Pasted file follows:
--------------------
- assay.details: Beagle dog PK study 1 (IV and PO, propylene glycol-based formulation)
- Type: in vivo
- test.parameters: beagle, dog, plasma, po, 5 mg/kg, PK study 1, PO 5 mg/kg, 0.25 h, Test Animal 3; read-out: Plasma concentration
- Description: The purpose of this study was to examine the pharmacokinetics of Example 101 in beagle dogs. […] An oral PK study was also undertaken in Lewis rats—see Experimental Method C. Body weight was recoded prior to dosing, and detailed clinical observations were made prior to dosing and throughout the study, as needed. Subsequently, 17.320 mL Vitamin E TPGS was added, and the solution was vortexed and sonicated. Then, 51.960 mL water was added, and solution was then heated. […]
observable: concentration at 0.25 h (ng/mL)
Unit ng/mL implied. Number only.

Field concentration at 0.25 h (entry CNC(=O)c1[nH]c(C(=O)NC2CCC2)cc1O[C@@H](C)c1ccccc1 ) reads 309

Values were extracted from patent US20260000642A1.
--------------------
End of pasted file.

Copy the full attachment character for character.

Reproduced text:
- assay.details: Beagle dog PK study 1 (IV and PO, propylene glycol-based formulation)
- Type: in vivo
- test.parameters: beagle, dog, plasma, po, 5 mg/kg, PK study 1, PO 5 mg/kg, 0.25 h, Test Animal 3; read-out: Plasma concentration
- Description: The purpose of this study was to examine the pharmacokinetics of Example 101 in beagle dogs. […] An oral PK study was also undertaken in Lewis rats—see Experimental Method C. Body weight was recoded prior to dosing, and detailed clinical observations were made prior to dosing and throughout the study, as needed. Subsequently, 17.320 mL Vitamin E TPGS was added, and the solution was vortexed and sonicated. Then, 51.960 mL water was added, and solution was then heated. […]
observable: concentration at 0.25 h (ng/mL)
Unit ng/mL implied. Number only.

Field concentration at 0.25 h (entry CNC(=O)c1[nH]c(C(=O)NC2CCC2)cc1O[C@@H](C)c1ccccc1 ) reads 309

Values were extracted from patent US20260000642A1.